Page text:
Joint Vibration Analysis In 2013, Sharma et al. published a systematic review of literature on joint vibration analysis for diagnosis of TMJ disorders.3 The authors identified 15 studies that evaluated the reliability and/or diagnostic accuracy of joint vibration analysis compared with a reference standard. Methodologic limitations were identified in all studies. These limitations included the absence of well-defined diagnostic criteria, use of a non-validated system for classifying disease progression, variability within studies in the reference standard, and lack of blinding. In the 14 studies reporting on diagnostic accuracy, there was a wide range of reported values, with sensitivity ranging from 50% to 100% and specificity ranging from 59% to 100%.

Treatment of TMJ Dysfunction A 2010 article by List and Axelsson was a review of systematic reviews on treatments for TMJ dysfunction published through August 2009.4 The authors identified 30 reviews; there were 23 qualitative systematic reviews and 7 meta-analyses. Eighteen of the systematic reviews included only randomized controlled trials (RCTs), 3 included case-control studies, and 9 included a mix of RCTs and case series. There was inconsistency in how TMJ disorders were defined in the primary studies and systematic reviews, and several of the reviews addressed the related diagnoses of bruxism, disc replacements, and myofascial pain. Twenty-nine of the systematic reviews had pain intensity or pain reduction as the primary outcome measure, and 25 reported clinical outcome measures such as jaw movement or jaw tenderness on palpation. The authors Page | 8 of 22

divided the treatments into 5 categories (some studies were included in more than 1 category). These categories and the main findings are as follows: 1. Occlusal appliances, occlusal adjustment, and orthodontic treatment (10 articles): six systematic reviews did not find significant benefit compared with other treatments, 4 found no benefit compared with a placebo device, and 3 found that occlusal therapy was better than no treatment. 2. Physical treatments including acupuncture, transcutaneous electrical nerve stimulation (TENS), exercise, and mobilization (8 articles): Four reviews found no significant benefit of acupuncture over other treatments, 1 found no difference between acupuncture and placebo treatment, and 3 found that acupuncture was better than no treatment. One review found that active exercise and postural training were effective for treating TMJ-related pain. 3. Pharmacologic treatment (7 articles): treatments found to be superior to placebo were analgesics (2 reviews), clonazepam or diazepam (3 reviews), antidepressants (4 reviews) and hyaluronate (1 review). The last review also found hyaluronate and corticosteroids to have a similar effect. 4. Maxillofacial surgery (4 articles): Three reviews evaluated surgery for patients with disc displacements and the fourth addressed orthognathic surgery in patients with TMJ disorder. Reviews of surgical treatments generally included lower level evidence, e.g., case series), and did not always compare surgery with a control condition. One review of patients with disc displacements with reduction reported similar treatment effects for arthrocentesis, arthroscopy, and discectomy, and another review in patients in disc displacement without reduction found similar effects of arthrocentesis, arthroscopy, and physical therapy (used as a control intervention). Due to the lack of high-quality controlled studies, conclusions cannot be drawn about intervention equivalence. 5. Behavioral therapy and multimodal treatments (6 articles): Two reviews found biofeedback to be better than active control or no treatment, 1 review found a combination of biofeedback and cognitive-behavioral therapy to be better than no treatment, and 2 found a combination of biofeedback and relaxation to be better than no treatment. One review found that the effects of biofeedback and relaxation were similar. Overall, the authors concluded that there is insufficient evidence that electrophysical modalities and surgery are effective for treating TMJ dysfunction. They found some evidence that occlusal appliances, acupuncture, behavioral therapy, jaw exercise, postural training, and some medications can be effective in reducing pain for patients with TMJ disorders. However, the authors noted that most of the systematic reviews they examined included primary studies with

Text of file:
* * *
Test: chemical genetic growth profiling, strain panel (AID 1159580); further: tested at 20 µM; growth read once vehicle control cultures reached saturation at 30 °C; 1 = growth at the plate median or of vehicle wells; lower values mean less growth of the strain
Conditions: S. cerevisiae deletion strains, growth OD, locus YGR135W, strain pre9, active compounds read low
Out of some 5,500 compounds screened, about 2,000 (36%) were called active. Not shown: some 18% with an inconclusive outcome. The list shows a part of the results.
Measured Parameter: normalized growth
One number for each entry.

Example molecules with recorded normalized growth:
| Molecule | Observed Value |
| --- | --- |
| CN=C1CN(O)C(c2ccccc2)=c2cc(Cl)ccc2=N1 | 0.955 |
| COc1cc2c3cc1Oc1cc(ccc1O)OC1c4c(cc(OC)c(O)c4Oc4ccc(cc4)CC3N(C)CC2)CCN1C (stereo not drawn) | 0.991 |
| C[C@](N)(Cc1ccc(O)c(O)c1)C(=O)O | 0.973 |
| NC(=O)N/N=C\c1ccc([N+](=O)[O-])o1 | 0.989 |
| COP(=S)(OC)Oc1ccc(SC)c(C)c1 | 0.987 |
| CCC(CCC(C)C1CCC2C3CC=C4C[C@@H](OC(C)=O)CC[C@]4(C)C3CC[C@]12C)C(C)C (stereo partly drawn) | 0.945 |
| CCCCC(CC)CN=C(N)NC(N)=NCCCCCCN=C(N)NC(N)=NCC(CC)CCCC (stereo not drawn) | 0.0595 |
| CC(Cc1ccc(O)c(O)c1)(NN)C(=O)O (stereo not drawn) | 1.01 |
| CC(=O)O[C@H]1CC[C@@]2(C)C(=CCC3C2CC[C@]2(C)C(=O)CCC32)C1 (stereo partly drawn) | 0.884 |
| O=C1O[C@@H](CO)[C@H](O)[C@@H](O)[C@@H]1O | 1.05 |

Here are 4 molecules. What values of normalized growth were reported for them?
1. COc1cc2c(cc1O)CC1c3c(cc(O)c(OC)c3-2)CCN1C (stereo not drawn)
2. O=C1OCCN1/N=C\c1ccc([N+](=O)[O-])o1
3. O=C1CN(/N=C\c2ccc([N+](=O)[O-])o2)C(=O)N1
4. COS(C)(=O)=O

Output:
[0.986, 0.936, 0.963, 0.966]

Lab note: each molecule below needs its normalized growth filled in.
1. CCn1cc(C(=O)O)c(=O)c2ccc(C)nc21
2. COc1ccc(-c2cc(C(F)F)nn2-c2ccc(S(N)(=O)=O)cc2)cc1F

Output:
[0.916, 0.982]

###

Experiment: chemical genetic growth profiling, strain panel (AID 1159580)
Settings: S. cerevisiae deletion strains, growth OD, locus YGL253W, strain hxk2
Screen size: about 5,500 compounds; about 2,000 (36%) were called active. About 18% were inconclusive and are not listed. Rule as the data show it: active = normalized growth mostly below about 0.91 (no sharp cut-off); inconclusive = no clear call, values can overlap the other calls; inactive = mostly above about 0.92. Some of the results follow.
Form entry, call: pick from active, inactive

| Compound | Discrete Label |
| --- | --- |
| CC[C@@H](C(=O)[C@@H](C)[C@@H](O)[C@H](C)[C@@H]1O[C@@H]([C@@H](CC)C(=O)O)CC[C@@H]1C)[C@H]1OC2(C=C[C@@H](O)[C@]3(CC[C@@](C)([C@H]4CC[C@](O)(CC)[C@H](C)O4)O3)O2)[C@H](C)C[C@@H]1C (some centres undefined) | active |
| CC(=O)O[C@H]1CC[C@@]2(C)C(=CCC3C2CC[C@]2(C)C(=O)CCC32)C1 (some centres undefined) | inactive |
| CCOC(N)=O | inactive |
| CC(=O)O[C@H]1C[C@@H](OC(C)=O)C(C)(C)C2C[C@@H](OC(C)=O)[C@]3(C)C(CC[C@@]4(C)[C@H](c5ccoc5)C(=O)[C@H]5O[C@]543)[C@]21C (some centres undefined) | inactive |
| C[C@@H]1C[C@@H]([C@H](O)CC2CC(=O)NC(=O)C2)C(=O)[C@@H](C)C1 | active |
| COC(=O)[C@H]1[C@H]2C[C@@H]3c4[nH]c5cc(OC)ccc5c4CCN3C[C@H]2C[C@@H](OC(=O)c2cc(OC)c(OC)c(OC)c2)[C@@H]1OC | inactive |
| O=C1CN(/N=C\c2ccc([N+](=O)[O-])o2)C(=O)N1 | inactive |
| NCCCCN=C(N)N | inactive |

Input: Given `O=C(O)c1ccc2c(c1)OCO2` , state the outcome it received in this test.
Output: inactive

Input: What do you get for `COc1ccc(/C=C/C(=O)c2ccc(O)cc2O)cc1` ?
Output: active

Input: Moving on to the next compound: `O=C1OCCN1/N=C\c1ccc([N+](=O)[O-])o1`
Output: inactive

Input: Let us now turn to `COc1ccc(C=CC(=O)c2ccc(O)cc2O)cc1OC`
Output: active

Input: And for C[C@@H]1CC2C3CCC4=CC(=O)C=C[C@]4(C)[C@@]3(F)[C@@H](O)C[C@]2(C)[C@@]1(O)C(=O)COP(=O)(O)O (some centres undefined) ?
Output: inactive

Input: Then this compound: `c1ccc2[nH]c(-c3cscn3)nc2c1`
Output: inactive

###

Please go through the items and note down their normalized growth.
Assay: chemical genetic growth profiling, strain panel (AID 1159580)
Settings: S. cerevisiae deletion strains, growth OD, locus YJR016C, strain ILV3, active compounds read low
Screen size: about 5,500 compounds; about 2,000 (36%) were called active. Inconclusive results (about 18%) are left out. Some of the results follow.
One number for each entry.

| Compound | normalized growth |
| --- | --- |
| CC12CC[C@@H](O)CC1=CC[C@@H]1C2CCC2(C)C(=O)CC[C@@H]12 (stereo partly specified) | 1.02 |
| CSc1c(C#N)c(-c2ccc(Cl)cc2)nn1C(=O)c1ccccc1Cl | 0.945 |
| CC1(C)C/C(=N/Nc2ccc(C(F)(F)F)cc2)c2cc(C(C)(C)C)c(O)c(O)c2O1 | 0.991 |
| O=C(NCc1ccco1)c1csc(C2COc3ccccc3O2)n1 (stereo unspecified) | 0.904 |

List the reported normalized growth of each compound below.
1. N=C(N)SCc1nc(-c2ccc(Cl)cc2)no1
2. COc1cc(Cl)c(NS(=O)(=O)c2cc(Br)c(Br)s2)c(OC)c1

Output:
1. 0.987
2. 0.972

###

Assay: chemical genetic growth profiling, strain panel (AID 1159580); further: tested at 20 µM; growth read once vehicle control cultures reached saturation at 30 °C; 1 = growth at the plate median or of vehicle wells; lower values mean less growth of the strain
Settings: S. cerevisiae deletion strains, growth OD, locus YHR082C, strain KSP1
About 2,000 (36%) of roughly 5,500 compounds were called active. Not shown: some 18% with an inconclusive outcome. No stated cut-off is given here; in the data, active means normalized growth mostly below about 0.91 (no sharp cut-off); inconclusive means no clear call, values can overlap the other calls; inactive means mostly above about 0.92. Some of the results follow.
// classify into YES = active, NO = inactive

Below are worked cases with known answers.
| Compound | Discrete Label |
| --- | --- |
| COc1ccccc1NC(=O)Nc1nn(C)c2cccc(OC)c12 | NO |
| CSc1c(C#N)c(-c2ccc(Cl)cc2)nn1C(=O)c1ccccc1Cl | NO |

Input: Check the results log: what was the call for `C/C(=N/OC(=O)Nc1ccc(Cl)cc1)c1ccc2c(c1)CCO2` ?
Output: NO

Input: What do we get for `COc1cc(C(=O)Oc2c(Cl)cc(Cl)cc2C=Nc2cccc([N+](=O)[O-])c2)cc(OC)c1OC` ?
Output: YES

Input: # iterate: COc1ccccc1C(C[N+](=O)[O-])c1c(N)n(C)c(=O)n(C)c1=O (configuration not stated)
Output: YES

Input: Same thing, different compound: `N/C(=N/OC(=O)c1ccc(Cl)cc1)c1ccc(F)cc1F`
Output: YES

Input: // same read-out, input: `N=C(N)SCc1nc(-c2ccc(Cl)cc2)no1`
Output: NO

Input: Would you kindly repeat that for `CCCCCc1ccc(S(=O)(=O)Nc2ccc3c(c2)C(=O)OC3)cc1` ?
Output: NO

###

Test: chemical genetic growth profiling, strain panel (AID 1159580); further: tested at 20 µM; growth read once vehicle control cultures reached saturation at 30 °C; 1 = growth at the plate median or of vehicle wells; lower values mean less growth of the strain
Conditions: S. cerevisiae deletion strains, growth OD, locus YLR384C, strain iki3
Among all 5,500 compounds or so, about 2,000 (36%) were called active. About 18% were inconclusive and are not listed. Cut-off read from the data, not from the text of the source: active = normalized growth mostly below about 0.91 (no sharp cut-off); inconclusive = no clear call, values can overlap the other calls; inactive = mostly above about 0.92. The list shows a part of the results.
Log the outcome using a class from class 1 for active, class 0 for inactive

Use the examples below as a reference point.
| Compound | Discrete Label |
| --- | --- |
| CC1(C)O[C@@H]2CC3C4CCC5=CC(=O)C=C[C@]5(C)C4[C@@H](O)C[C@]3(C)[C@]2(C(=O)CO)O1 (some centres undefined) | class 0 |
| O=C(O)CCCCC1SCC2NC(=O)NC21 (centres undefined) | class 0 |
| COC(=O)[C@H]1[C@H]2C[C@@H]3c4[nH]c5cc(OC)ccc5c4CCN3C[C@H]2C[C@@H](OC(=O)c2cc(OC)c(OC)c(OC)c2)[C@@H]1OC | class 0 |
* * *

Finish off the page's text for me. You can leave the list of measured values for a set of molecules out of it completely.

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considerable variation in methodologic quality, and, thus, it is not possible to make definitive conclusions about the effectiveness of any of the treatments. Representative systematic reviews and meta-analyses on specific treatments for TMJ disorders are summarized next.

Intraoral Appliances/Devices A 2010 systematic review searched for RCTs on intraoral treatment of TMJ disorders and identified 47 publications on 44 trials.5 Intraoral appliances included soft and hard stabilization appliances, anterior positioning appliances, anterior bite appliances, and soft resilient appliances. Studies compared 2 types of devices or compared one device with a different treatment, e.g., acupuncture or biofeedback. None of the studies evaluated use of one device during the day and a different device during the night. The primary outcome of the metaanalysis was pain. Pain was measured differently in the studies, and the authors defined a successful outcome as at least a 50% reduction in pain on a self-report scale or at least an “improved” status when pain was measured by subjective report of status. Ten RCTs were included in a meta-analysis; the others were excluded because they did not measure pain, there were not at least 2 studies using similar devices or control groups, or data were not usable in a pooled analysis. A pooled analysis of 7 RCTs with 385 patients evaluating hard stabilization appliances and using palatal non-occluding appliances as a control found a significantly greater reduction in pain with hard appliances (odds ratio [OR], 2.45; 95% confidence interval [CI], 1.56 to 3.86; p